Why do some refuse to move forward?

May 9, 2012 § 3 Comments

I saw something over on Google+ last night that brought a flood of thoughts into my head about schools and technology, and I thought, “I’d better write all this down so I have my arguments organized for later.”

The gist of what was written was, “Application X doesn’t work in IE 8 anymore, and that means that a lot of schools won’t be able to use Application X because they’re on Windows XP and can’t get IE 9.”

My initial thought was, “Windows 7 has been out how long now (3 years, in case you’re wondering)? And your school is still using Windows XP? Maybe your IT guys need to let it go already.”

Now, that may seem a little harsh, but in the educational world, it seems like people just don’t like to let go of things. I know that teachers are pack rats…admit it, you know someone who still has a file folder of mimiograph sheet, but IT guys? Come on…I thought these were supposed to be the people who were progressive.

But there are a lot of schools that are still on XP, with no plans to move to anything new, even though Microsoft isn’t going to support XP after 2014.

The world is moving on, folks, and if you want to use the latest and greatest web apps, you’re going to have to have the latest and greatest web browser.

And while I’m on this little rant, let’s talk about the companies that still have a death grip on education and develop web applications that only work on IE, and only up to a certain version. I’m looking at you iTCCS and Pearson. Shouldn’t we expect companies to develop for ALL web browsers, or at the very least, the ones that are cross platform (Firefox, Chrome, and (ugh) Safari)

Now, part of the blame lies squarely on the shoulders on Microsoft for supporting an old OS long after it’s been out of production. Here’s where maybe they need to take a page out of the Apple handbook and change the architecture of their OS so drastically that software can’t run on the older systems indefinitely. Of course, that would require Microsoft to come out with and updated OS that actually works on a regular basis.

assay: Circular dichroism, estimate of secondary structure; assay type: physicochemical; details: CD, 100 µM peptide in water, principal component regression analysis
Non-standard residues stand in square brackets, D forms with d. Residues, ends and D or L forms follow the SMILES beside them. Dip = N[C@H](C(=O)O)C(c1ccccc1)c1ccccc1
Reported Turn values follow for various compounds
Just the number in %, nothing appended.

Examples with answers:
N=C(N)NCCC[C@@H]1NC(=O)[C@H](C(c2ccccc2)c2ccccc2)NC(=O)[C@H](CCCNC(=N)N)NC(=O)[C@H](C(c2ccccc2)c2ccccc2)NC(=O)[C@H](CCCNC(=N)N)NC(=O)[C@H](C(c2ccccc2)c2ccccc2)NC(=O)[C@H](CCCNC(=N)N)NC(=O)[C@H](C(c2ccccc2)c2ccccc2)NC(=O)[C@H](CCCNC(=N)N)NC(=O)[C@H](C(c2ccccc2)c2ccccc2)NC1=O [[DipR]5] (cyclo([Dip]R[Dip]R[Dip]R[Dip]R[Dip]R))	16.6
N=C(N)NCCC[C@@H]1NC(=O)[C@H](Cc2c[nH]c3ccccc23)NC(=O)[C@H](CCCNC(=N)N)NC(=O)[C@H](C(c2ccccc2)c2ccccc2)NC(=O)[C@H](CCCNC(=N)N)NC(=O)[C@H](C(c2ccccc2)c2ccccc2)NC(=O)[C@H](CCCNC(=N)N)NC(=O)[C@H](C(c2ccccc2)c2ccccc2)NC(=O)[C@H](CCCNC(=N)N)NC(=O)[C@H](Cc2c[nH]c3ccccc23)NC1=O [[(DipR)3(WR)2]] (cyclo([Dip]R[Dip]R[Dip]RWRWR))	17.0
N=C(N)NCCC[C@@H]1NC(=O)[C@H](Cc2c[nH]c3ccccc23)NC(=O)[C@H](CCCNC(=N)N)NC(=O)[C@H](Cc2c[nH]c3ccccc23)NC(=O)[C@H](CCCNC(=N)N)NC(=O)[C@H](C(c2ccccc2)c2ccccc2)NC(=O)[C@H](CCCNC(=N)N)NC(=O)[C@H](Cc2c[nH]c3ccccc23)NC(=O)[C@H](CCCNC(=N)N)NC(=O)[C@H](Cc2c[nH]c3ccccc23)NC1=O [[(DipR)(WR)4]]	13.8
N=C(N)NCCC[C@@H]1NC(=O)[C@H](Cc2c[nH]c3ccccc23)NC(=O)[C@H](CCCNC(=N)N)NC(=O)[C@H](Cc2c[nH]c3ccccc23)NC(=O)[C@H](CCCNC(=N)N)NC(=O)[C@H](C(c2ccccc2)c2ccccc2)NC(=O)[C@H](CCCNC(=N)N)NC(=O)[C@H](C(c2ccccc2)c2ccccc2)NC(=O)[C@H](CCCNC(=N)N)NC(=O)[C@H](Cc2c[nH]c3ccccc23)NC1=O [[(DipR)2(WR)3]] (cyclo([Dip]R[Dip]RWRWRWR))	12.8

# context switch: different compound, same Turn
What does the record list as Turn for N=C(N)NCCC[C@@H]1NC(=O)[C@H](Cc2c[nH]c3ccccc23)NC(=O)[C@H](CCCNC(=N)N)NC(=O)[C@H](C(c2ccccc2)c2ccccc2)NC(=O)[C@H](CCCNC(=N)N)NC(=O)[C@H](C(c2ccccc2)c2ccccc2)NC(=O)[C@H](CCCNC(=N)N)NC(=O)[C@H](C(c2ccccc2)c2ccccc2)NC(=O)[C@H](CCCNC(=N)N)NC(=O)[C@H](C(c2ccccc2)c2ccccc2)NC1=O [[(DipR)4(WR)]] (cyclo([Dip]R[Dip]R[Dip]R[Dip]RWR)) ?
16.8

But part of the blame also clearly lies with the IT departments of school districts. Because they’re not forced to move forward, they don’t come up with a plan to migrate to the newest OS, only to complain when something that’s worked for the past 15 years suddenly doesn’t work anymore because it’s no longer supported on an old OS.

Look, I get it…most people hate change. And when you have something that’s been around as long as Windows XP, it’s time to let go. But these are schools we’re talking about here. We always talk about preparing children for the “real world,” for future jobs that haven’t been created yet. So why in the world are we forcing them to use an OS that’s been around for 11 years, but that won’t be around when the majority of these students graduate from high school?

If your school has bought new computers in the past two years and wiped them clean to install Windows XP, then they are not planning for the future. They are stuck firmly in the past.

We giggle and point with delight at Mac OS9 and how primitive it looks, but guess when Apple stopped supporting it? Three years after it was released, and only a year after OSX came out. Schools that were all Mac environments were forced to upgrade. If you walked into a school today that was using OS 9, wouldn’t you look at them funny and ask, “You’re still using that?” Why don’t people do the same for schools still stuck on Windows XP?

And don’t get me started on the whole “it’s what the teachers are used to” crap. You know how many of your teachers have purchased a new computer in the last 3 years? Guess what’s on that computer? Windows 7. If you extend that to 5 years, you’ve got people who have Windows Vista, too, which is more like Windows 7 than XP. What they’re used to is what they use at home, on their personal device.

As IT folks, can we please start being progressive? Start looking at a something new?

Full disclosure -after this summer, my district will still have about half of its campuses on Windows XP, but as computer are being replaced, we are moving them to Windows 7


Where Am I?

You are currently viewing the archives for May, 2012 at Web 2.0 and Beyond.